We all know America has a problem with mass shootings. Just one every year – every decade, every century – would constitute a problem in dire need of fixing.
Yet, consider this. The Marjory Stoneman Douglas High School shooting, which took place in Florida on Valentine’s Day, killing at least 17 people and injuring at least 15 more at last count, is the eighth deadliest mass shooting in contemporary US history.
Moreover, it’s the eighteenth shooting to take place within the confines of a school in 2018.
That’s 18 in 44 days. It’s the eighth school shooting to have resulted in death or injury in those seven weeks.
Wednesday’s violence marks the second-greatest loss of life from a shooting at a US public school, after the 2012 massacre of 20 students and six teachers at Sandy Hook elementary in Newtown, Connecticut.
It’s also the deadliest mass shooting – defined by The Gun Violence Archive as an incident in which ‘at least four people injured or killed in one location, not including the suspect’ – ever at an American high school.
It surpasses the 1999 rampage at Columbine High School in Littleton, Colorado, where two teenagers killed 12 students and a teacher before taking their own lives.
Authorities identified the suspect as 19-year-old Nikolas Cruz, a former student who’d been expelled for disciplinary reasons.
Broward County Sheriff, Scott Israel, said Cruz was believed to have one AR-15 rifle and multiple magazines in his arsenal.
Officials have not yet identified a motive for the shooting, but the teenager has been charged with 17 counts of premeditated murder.
America promised ‘never again’ after Sandy Hook, when a gunman walked into an elementary school and opened fire, before also killing his mother and himself.
Yet, there’ve been at least 239 school shootings nationwide since, in which 438 people were shot and 138 of whom were killed.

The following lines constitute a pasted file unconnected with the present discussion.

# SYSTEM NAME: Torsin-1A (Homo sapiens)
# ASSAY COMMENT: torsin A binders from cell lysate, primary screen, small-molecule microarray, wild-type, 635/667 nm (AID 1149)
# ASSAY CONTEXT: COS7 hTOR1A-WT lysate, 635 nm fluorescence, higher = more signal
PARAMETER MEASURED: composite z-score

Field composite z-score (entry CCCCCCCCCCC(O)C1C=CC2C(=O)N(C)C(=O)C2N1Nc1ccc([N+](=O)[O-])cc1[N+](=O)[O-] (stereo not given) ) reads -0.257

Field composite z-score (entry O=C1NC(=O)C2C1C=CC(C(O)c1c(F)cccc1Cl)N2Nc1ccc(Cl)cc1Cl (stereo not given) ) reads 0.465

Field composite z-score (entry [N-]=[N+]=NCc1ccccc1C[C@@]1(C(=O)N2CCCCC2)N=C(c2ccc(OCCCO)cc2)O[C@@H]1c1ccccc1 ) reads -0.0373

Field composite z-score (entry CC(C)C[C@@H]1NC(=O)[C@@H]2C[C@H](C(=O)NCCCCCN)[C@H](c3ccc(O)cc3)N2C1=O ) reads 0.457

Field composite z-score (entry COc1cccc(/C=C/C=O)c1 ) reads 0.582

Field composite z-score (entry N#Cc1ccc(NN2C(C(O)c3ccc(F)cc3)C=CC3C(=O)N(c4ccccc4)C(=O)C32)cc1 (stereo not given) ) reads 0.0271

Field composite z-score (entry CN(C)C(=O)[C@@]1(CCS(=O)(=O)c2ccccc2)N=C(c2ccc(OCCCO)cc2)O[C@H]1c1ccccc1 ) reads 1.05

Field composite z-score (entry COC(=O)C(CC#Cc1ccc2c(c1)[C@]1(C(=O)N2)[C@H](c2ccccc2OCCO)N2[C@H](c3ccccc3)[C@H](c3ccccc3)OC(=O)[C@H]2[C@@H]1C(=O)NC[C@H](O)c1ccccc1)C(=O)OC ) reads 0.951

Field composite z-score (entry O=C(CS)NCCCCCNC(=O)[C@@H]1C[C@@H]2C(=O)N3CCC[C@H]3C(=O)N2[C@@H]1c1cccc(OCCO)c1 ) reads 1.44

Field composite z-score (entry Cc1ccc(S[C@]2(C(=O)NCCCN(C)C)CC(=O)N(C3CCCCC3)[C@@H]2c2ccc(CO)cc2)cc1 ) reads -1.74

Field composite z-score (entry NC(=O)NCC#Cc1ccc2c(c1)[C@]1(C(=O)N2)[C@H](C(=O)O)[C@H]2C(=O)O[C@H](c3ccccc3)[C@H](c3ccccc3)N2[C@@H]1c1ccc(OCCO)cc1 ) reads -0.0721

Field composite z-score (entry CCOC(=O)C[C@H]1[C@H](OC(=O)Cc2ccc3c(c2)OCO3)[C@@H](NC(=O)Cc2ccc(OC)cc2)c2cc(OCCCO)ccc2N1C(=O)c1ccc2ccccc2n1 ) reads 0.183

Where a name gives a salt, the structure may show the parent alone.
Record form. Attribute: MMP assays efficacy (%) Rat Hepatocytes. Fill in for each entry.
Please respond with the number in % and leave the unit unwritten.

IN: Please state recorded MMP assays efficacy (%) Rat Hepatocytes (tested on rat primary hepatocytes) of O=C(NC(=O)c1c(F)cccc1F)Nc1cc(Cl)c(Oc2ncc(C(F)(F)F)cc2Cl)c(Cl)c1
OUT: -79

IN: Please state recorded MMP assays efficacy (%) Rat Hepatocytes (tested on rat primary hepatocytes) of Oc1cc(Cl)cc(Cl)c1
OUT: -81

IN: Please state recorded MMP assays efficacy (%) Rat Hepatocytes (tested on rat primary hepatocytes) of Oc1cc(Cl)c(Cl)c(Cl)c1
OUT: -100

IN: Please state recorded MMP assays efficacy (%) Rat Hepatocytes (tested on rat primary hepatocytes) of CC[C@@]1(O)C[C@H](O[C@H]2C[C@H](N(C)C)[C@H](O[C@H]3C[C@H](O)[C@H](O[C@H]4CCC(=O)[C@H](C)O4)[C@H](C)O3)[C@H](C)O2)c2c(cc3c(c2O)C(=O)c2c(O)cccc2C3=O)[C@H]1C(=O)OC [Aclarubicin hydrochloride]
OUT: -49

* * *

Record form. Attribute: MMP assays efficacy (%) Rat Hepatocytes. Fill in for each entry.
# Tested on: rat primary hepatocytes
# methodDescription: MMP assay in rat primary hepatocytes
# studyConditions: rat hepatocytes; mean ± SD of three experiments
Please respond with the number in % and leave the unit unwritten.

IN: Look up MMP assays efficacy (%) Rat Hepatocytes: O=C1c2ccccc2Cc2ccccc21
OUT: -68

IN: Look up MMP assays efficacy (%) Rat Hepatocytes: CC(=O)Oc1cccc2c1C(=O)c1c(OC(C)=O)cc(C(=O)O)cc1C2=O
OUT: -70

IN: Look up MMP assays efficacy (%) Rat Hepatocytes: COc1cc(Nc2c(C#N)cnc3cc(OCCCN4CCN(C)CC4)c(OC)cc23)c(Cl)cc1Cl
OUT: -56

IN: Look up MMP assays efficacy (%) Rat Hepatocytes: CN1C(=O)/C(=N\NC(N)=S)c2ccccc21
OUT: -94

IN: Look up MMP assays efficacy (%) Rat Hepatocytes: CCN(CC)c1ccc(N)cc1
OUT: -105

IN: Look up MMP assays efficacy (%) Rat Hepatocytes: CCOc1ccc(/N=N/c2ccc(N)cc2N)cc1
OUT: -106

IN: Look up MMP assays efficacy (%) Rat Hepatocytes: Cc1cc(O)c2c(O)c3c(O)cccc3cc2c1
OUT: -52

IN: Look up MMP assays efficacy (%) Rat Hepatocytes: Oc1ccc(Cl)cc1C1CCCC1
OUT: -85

Michael Moore had previously called out the hypocrisy in 2002’s Bowling for Columbine:
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The subsequent outcry of grief in the aftermath of any tragic event like this is compounded by society’s firmly held belief how school should be a place of safety.
It’s a feeling echoed by child psychotherapist, Dr Valerie Sinason, who told UNILAD how trauma on such a large, community-wide scale can leave young people suffering with PTSD for years to come.
Dr Sinason, explains ‘feeling heard’ by counsellors, supportive friends and family members can alleviate victims’ symptoms of PTSD, but added this is a type of incomparable childhood trauma.
Nevertheless, a mass shooting is a different order of trauma. From Columbine onwards this is a particular American tragedy with post traumatic stress disorder being the largest result.
While some with huge support networks and lucky personalities escape relatively unscathed, PTSD symptoms can last for years. However the community trauma adds to the pain of the child victims.
Also those closest to young people killed have the highest symptoms.
Deadly attacks with firearms are not just an American issue. They happen all over the world. The fallout of grief and suffering is universal.
UNILAD spoke to the mother and friend of 15-year-old Olivia Campbell, who was killed in the Manchester Arena terror attack on May 22 2017, at an Ariana Grande concert.